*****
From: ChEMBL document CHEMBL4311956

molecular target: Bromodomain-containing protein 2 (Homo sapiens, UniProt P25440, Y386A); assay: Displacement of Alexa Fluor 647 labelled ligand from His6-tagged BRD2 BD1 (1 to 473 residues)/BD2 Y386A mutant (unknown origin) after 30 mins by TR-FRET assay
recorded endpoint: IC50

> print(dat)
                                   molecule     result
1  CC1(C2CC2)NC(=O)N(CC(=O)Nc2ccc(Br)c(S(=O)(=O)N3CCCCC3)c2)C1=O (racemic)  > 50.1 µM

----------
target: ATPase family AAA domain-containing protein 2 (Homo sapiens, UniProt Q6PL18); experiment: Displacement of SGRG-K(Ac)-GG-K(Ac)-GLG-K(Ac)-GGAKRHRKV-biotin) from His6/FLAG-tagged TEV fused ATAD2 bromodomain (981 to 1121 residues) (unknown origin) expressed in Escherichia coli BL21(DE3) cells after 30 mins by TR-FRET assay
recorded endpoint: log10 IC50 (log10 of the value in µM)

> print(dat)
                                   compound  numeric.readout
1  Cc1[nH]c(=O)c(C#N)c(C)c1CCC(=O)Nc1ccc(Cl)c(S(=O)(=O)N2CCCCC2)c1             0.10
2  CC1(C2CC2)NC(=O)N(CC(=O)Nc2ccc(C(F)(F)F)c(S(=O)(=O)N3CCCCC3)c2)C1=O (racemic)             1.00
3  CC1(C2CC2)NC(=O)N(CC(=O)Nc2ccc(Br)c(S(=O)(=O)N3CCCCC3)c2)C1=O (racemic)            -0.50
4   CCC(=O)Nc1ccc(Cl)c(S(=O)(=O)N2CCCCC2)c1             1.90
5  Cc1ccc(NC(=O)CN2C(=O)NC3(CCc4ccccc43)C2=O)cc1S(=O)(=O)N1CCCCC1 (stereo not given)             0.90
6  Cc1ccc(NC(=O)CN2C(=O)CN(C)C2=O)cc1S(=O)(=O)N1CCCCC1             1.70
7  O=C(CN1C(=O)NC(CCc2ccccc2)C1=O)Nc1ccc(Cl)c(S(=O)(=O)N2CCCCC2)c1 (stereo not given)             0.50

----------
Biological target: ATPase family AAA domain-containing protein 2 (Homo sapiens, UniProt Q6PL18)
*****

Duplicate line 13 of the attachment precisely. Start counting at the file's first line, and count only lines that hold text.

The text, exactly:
2  CC1(C2CC2)NC(=O)N(CC(=O)Nc2ccc(C(F)(F)F)c(S(=O)(=O)N3CCCCC3)c2)C1=O (racemic)             1.00